Where goods and skills are available, we prioritize the use of local suppliers.

To ensure benefits remain in our host countries, we require at least 51% equity ownership of a local supplier by a host country citizen and that at least 80% of executive and senior management positions at the supplier are filled by host country nationals.

If  the products or quality we require are not immediately available in our host communities, we identify vendors in the province or wider region and then our host country, before looking to international companies. We also take a longer-term view and our site supply teams work to build capacity and improve standards at local companies either through mentorship programs, skills and business training opportunities, or by providing loans to cover the cost of the materials needed.


We prioritize the provision of job opportunities for our local communities and host countries.  It helps reinforce our social license to operate, and local and Indigenous employees also bring diversity and give our operations a better understanding of local customs, cultural practices, and the impact our activities on host communities.

All our operations have localisation plans, and we work to identify top talent in communities and to provide them with world-class training, and mentorship programs to help them grow and develop into leaders at our operations or valued suppliers with world class standards.

Managing supply chain risk

To manage supply chain risk, as part of our due diligence and vendor on-boarding standards, we make sure our suppliers meet our standards and in order to identify potential risks, our process includes:

  • Pre-contract due diligence – We conduct due diligence on potential vendors to understand their business and risk profile. The due diligence process examines financial health, capability in the industry, human rights protection, safety, environmental management and any history of malpractice. Our checks include prohibited party, political exposure, as well as anti-bribery and anti-corruption screening. For any potential or actual high-risk suppliers, we conduct additional reviews and advanced due diligence as needed. Post-engagement operating controls are implemented where required. These controls may include specific training for our high-risk vendors, additional clauses included in agreements or enhanced invoice reviews. We define high-risk suppliers as those where we anticipate a large spend; working in certain high-risk industries (such as customs, intermediaries, or immigration); based in high-risk jurisdictions and who are linked to, referred by or controlled by government officials or entities.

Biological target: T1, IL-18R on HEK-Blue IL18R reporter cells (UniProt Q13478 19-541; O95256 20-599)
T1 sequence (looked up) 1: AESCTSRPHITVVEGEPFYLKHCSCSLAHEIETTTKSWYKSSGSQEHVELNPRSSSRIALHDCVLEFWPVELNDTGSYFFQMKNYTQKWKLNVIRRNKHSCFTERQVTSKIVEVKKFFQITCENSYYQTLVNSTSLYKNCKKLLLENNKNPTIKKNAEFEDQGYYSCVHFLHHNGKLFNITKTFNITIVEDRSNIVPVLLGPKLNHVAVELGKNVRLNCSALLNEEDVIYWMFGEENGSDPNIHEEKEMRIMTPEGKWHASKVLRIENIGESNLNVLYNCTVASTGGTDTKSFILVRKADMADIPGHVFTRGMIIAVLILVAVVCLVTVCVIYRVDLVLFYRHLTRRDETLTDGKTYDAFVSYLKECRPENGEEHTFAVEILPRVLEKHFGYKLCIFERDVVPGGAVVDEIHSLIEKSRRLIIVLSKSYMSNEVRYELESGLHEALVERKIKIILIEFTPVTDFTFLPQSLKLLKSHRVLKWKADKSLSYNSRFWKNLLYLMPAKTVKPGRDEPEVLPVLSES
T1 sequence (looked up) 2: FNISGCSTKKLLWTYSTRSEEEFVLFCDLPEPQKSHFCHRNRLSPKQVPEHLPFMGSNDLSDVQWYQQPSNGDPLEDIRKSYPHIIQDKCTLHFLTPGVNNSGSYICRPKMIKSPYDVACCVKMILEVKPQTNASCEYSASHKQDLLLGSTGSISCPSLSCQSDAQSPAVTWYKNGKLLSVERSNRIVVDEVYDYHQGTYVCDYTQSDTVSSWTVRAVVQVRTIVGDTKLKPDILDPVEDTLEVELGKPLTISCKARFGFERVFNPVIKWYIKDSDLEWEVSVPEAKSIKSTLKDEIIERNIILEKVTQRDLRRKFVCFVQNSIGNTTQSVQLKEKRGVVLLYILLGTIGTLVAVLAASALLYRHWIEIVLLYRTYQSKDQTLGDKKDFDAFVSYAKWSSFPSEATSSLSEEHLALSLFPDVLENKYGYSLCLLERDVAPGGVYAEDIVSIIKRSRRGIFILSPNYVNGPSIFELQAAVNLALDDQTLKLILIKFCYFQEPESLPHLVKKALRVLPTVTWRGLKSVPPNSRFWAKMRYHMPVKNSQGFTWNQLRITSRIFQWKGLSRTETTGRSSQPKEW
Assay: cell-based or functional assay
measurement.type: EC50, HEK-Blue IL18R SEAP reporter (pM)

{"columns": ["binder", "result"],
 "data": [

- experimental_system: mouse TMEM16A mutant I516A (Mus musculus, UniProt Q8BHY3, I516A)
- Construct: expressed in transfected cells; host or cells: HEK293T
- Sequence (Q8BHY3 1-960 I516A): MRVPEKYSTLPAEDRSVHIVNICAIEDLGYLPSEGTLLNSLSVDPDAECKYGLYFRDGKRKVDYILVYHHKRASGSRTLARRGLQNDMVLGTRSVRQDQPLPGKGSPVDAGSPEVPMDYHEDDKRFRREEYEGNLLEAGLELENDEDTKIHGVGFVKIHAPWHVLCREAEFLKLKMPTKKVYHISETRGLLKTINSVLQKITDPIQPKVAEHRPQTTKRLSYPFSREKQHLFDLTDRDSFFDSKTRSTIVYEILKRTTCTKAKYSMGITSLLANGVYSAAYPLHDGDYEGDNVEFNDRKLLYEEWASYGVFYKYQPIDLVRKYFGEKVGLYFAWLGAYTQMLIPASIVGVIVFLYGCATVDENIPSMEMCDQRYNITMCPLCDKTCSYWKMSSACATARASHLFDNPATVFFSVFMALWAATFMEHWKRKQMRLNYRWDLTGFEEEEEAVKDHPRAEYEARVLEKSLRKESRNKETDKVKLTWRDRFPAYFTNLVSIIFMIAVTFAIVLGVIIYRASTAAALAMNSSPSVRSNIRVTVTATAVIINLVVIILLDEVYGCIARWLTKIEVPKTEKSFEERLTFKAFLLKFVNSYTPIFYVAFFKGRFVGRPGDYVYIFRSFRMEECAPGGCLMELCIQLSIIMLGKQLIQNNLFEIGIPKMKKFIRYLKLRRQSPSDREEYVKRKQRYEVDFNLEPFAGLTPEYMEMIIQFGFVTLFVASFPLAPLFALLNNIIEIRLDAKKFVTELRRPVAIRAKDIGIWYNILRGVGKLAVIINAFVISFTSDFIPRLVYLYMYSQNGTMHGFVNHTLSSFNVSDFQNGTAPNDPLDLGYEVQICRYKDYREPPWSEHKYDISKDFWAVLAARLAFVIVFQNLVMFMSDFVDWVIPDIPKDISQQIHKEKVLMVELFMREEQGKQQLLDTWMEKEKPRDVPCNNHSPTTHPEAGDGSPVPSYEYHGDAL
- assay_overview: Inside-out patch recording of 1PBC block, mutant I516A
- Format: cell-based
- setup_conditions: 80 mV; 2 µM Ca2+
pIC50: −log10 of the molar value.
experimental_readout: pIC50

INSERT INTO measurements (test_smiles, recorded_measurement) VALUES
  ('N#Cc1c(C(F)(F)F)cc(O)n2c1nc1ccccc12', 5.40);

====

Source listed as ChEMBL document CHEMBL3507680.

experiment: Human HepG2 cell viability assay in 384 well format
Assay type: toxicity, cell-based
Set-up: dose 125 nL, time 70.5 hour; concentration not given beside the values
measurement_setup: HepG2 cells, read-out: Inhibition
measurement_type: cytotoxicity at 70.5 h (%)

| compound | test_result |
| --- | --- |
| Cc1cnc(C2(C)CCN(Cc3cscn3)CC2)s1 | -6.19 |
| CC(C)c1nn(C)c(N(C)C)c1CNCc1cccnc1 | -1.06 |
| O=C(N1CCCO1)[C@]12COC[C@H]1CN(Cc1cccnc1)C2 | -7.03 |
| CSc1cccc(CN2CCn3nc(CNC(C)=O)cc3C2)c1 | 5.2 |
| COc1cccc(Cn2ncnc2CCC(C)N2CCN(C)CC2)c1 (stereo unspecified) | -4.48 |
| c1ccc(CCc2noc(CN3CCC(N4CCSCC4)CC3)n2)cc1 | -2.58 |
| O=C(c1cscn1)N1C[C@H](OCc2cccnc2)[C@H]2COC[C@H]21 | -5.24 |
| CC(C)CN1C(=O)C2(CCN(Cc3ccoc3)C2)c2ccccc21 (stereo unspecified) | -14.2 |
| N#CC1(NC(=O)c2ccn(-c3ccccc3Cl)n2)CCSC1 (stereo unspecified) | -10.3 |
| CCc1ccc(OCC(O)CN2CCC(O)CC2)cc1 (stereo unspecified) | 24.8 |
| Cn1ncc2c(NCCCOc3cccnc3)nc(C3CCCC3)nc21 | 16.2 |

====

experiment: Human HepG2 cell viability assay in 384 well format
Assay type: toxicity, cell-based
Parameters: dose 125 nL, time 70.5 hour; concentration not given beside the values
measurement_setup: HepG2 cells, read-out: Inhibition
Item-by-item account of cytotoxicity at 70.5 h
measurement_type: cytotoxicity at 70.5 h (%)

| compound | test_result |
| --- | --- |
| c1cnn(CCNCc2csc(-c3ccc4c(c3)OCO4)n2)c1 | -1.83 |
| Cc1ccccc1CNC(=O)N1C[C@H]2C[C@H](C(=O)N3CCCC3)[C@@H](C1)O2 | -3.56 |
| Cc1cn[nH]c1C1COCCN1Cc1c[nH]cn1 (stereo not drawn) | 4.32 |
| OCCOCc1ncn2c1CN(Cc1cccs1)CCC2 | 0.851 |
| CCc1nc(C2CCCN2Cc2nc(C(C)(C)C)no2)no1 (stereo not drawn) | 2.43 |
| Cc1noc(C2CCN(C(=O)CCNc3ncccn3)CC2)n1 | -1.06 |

• Ongoing monitoring - For the full life of a contract, our site and regional procurement teams work with our vendors to identify, evaluate and manage risks before they happen. We undertake periodic vendor recertification based on a rotating and risk-based schedule. For our largest or high-risk vendors, checks and risk assessments may be undertaken annually, depending on the risk profile. Our onboarding process also includes checks for automated ongoing sanctions, political exposure, legal and regulatory violation for all active vendors.

Key targets and metrics

  • Percentage of workforce who are host nationals
  • Percentage of senior management who are host nationals
  • Percentage of economic value that stays in country
  • Percentage of grievances resolved within 30 days